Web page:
Twin Peaks Revisited: 2.09
More on Twin Peaks
TV revivals are a big thing. In 2016, The X Files returned to our screens after a 14-year absence and here at The Digital Fix, we revisited key episodes across its ten seasons and two movies. But there is one revival that is surely bigger than that; Twin Peaks will be returning for an unprecedented third season, directed by David Lynch and set twenty-five years after season two’s shocking ending. It is a revival that has everyone excited and anxious in equal measure. With a phenomenal cast, including nearly every original actor there is hope that Twin Peaks’ new season can recapture the magic of the first year and a half. So, like The X Files, we’ve decided to revisit each episode in the build up to the show’s return. We’ll treat each revisit fresh and try to keep major conjecture to future episodes separate. So whether you’re seeking to revisit an old classic or ready to find out what all the fuss is about, let’s return to the world of Twin Peaks…
Cooper and Donna find the last page of Laura Palmer's diary. Donna almost becomes Bob's next victim while Catherine wins against Ben. Cooper gathers the suspects in Laura's murder as the real culprit is revealed and Leyland remembers the true horrors of his actions under Bob.
This is the episode that Twin Peaks had been leading up to from the moment Laura Palmer's body was discovered wrapped in plastic and FBI Special Agent Dale Cooper arrived. Who killed Laura Palmer remains one of television's all time mysteries and in wrapping up that mystery, this episode absolutely delivers. Audiences had already discovered the shocking truth in the harrowing moments of episode seven, when Leyland, possessed by Bob, brutally killed Maddy Ferguson. But Cooper hadn't caught him yet.
The hero winning the day, defeating the villain and bringing him to justice, that's the core of what most good versus evil stories are all about. In this episode, an episode that could have in many ways been the finale of Twin Peaks, Agent Cooper does capture the killer, bringing an end to his murderous reign. But it feels more like a defeat than a victory, with David Lynch deliver a macabre twist on the story that makes the final death of Leyland Palmer a tragedy rather than a win for the good guys.
Like that infamous episode seven, there is a strong build up to the powerful, emotive ending, as several threads collide. Donna and Cooper search for the mysterious Mrs Tremond and her grandson with his magic and discover that the old lady Donna encountered on the meals on wheels route never lived at the house. The real Mrs Tremond is someone completely different, suggesting that the people Donna encountered might be linked to the spirit world that has become more prominent in season two.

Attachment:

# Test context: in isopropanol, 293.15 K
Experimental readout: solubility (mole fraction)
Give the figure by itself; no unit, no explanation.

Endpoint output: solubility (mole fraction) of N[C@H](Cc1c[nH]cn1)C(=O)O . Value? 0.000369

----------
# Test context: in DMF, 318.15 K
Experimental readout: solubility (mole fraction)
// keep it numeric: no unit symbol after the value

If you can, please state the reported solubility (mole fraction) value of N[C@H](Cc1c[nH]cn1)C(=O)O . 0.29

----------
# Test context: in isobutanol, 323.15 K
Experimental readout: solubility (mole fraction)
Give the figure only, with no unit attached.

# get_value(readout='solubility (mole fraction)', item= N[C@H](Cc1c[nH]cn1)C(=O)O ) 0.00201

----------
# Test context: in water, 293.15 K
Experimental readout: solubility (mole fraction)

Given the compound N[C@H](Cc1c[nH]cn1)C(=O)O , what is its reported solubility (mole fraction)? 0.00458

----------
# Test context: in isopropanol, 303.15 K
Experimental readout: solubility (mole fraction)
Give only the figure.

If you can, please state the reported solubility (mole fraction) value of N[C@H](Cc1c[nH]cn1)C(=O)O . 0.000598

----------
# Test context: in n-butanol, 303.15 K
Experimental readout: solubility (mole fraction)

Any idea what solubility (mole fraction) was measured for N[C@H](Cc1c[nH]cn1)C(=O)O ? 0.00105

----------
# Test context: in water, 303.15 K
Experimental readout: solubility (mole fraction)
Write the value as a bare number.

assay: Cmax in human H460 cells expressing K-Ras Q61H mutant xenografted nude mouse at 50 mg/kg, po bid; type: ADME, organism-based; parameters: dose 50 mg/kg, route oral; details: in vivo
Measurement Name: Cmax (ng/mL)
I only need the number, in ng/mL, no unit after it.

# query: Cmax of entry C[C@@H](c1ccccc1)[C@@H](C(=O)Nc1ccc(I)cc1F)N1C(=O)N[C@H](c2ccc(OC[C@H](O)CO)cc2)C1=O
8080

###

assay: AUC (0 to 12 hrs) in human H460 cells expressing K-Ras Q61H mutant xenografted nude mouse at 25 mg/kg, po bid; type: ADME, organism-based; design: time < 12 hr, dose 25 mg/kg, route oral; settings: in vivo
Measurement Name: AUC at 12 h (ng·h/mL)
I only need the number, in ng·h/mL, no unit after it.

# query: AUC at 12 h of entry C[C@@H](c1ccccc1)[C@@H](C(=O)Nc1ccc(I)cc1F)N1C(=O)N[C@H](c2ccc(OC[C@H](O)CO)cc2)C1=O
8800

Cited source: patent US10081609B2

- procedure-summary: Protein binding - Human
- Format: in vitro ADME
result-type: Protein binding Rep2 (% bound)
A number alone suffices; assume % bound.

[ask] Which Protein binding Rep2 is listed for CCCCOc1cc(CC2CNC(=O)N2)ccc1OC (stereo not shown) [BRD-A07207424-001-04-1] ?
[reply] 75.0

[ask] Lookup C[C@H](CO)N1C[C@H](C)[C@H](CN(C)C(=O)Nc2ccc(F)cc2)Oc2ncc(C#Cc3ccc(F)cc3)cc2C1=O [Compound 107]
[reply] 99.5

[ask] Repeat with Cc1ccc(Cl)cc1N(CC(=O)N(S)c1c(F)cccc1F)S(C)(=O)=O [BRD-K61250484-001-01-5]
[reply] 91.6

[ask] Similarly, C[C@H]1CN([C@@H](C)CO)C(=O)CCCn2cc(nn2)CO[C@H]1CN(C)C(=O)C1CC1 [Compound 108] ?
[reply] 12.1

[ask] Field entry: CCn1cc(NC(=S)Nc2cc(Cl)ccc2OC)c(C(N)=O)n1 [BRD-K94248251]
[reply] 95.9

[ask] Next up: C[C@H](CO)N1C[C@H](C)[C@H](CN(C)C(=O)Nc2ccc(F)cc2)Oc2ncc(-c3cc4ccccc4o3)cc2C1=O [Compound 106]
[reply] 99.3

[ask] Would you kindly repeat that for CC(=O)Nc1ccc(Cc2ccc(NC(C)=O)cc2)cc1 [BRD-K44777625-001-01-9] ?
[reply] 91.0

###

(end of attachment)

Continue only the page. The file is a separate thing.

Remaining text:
That's not the big revelation though; it's the discovery of the final page of Laura Palmer's diary. Written in the day of her death, Laura wrote of her need to escape Bob by dying, the suggestion that she was trying to stop the spirits from possessing her later confirmed by Cooper's interrogation of Leyland / Bob. Even more surprising is the fact that she shared the same dream Cooper had in the third episode of first season, despite the act that she was already dead then. And by the episode's end we finally learn what Laura whispered in Cooper's ear.
But it is the scene where Donna arrives at the Palmer House that delivers a tense sequence, as Bob reemerges in Leyland. The record player is back and Leyland dancing with an unsuspecting Donna is a nerve wracking moment. Bob howls at the player, only the audience privy to the evil just a foot away from Donna and it is only the timely arrival of Truman as Leyland pulls her close that saves her life. Donna certainly goes through an emotional rollercoaster, getting engaged to James, learning about Maddy's death and then - stupidly - being dumped again as James realises he can't handle all the drama and quits town on his motorbike. It's a stupid moment for James but Lara Flynn Boyle is utterly engaging as she finally breaks down in the woods. What's more, she has no idea just how close to becoming Bob's latest victim.